The evaluation of many policies of interest (e.g., educational and training programs) inevitably face incomplete treatment group take-up. Estimation of causal effects in these controlled or natural ``experiments with imperfect compliance’’ usually relies on an Instrumental Variable (IV) strategy, which often yields imprecise and thus possibly uninformative inference when compliance rates are low. We tackle this problem by proposing a Test-and-Select estimator that exploits covariate information to restrict estimation to a subpopulation with non-zero compliance. We derive the asymptotic properties of our proposed estimator under standard and weak-IV-like asymptotics, and study its finite sample properties in Monte Carlo simulations. We provide conditions under which it dominates the usual 2SLS estimator in terms of precision. Under an assumption on the degree of treatment effect heterogeneity, our estimator remains first-order unbiased with respect to the Local Average Treatment Effect (LATE) estimand, setting it apart from alternatives in the burgeoning literature on the use of first-stage heterogeneity to improve the precision of IV estimators. This robustness to treatment effect heterogeneity and the potential for precision gains is illustrated using Monte Carlo simulations and two empirical applications. Applying our methodology to the returns to schooling example (where compulsory schooling laws serve as instruments for educational attainment), we document that our methodology reduces standard errors by 12% to 48% depending on specifications.
Bias-aware inference on LATE with bounded treatment effect heterogeneity (with X. D’Haultfoeuille and S. Loewe). [ Abstract ]
As a follow-up research project, this work consider the setting studied in Hazard and Löwe (2022, see above) under the milder restriction of bounded treatment effect heterogeneity. We consider the use of bias-aware inference techniques, that have received a renewed attention in the recent econometric literature on treatment effect estimation. In the case of LATE estimation with heterogeneous first-stages across groups defined by covariates, our assumption of bounded treatment effect heterogeneity yields a set of restrictions on the relationship between the Intention-to-Treat (ITT) and the first-stage statistics within each group. We (i) derive the worst-case bias of an Anderson-Rubin statistic in this framework, (ii) propose a procedure to create bias-aware Confidence Intervals (CIs) for the LATE by (repeated) test inversion, and (iii) study the properties of the resulting CIs compared to standard inferential procedures.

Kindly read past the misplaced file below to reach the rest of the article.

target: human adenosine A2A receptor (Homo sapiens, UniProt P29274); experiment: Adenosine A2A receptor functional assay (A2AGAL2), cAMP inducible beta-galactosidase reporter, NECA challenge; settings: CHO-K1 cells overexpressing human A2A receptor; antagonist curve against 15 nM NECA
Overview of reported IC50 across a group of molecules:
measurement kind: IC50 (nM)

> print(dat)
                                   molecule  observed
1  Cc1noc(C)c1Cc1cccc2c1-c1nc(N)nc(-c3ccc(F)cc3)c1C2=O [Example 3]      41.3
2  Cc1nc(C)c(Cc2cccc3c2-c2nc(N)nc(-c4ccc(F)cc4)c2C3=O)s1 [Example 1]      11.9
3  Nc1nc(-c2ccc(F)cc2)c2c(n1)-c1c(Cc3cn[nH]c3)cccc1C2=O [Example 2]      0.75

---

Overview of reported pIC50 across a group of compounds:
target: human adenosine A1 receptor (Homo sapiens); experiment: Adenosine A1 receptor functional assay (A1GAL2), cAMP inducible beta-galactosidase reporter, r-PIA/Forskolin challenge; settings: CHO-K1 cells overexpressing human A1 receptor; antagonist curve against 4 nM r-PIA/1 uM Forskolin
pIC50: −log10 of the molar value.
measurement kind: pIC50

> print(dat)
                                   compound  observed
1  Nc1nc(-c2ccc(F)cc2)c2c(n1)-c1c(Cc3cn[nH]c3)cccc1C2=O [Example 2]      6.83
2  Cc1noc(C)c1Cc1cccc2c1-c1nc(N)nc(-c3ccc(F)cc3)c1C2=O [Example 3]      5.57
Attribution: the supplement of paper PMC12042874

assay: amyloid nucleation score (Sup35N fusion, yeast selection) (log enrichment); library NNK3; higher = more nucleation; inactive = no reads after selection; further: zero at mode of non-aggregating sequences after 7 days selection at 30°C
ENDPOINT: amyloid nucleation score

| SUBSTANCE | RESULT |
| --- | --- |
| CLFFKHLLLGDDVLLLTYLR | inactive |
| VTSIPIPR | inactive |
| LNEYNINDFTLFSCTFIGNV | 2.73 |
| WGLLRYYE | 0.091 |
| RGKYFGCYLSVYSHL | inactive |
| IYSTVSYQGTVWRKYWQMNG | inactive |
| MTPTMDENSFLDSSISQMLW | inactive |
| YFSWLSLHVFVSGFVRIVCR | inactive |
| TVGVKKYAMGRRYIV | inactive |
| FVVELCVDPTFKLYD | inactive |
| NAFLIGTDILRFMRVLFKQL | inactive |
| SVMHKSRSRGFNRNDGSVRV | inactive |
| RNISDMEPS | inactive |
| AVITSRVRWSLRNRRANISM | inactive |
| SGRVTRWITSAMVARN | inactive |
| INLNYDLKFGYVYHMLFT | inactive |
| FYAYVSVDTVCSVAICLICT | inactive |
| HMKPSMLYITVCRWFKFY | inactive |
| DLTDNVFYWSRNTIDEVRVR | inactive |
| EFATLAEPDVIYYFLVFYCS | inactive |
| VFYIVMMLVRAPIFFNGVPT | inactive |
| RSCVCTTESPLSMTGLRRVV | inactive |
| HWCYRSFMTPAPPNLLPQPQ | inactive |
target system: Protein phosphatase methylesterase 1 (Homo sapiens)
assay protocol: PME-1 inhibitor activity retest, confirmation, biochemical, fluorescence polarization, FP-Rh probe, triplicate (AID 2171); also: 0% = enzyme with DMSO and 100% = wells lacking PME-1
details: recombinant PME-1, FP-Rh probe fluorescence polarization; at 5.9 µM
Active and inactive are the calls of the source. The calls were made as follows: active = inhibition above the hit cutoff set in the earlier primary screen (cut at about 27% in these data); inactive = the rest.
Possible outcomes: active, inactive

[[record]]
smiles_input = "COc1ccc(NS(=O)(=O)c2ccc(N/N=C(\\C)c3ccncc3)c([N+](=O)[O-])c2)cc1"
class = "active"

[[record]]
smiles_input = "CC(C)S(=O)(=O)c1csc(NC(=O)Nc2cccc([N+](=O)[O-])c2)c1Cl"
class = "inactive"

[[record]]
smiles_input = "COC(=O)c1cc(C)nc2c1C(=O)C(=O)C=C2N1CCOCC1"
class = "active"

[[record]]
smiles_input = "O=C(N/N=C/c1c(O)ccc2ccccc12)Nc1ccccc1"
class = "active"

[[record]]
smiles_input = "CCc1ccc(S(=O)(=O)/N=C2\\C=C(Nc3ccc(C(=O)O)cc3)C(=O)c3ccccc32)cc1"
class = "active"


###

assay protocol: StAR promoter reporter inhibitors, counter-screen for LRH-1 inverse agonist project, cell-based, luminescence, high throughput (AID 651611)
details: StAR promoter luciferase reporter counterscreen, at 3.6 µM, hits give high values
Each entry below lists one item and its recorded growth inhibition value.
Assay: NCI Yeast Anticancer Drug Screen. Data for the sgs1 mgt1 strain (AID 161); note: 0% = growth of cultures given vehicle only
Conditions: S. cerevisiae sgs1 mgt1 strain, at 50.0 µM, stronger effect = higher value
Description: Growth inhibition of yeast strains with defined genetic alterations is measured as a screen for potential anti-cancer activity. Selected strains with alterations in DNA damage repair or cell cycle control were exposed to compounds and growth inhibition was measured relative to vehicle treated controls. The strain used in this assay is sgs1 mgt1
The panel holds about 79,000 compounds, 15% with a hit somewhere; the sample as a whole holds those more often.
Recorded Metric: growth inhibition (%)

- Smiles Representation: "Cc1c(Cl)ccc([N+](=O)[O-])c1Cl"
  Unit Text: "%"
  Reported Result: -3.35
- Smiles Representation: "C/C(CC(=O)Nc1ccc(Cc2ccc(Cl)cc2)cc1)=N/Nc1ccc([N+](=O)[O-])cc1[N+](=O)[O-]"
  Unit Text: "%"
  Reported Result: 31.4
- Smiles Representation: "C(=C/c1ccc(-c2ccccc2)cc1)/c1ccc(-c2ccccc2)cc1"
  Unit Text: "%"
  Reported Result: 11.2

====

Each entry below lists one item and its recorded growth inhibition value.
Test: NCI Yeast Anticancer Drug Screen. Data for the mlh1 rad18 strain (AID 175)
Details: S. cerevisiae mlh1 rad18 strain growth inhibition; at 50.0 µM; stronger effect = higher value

Empirical welfare maximization and optimal matching policies (with T. Kitagawa). [ Abstract ]
Suppose a policy maker has to choose (based on quasi-experimental data) how to match two types of individuals (e.g., job seekers and caseworkers, students and teachers etc.) to maximize a given measure of output (job finding rate, grades etc.). Following the empirical welfare maximization principle, a feasible decision rule could be to implement the allocation that would yield the highest possible output as estimated from the sample. How well would perform such a decision rule compared to the actual optimal allocation? Earlier work by T. Kitagawa and A. Tetenov (2018) have already derive finite sample guarantees on the performance of such rules for the choice of a binary treatment —-- but not for the choice of an entire matching policy, as is the goal of this project. Building on the optimal transport literature, we aim at deriving such bounds in this particular setting.
Encouraging and directing job search: direct and spillover effects in a large scale experiment (with L. Behaghel, M. Gurgand, S. Dromundo and T. Zuber). [ Abstract | Preliminary draft ]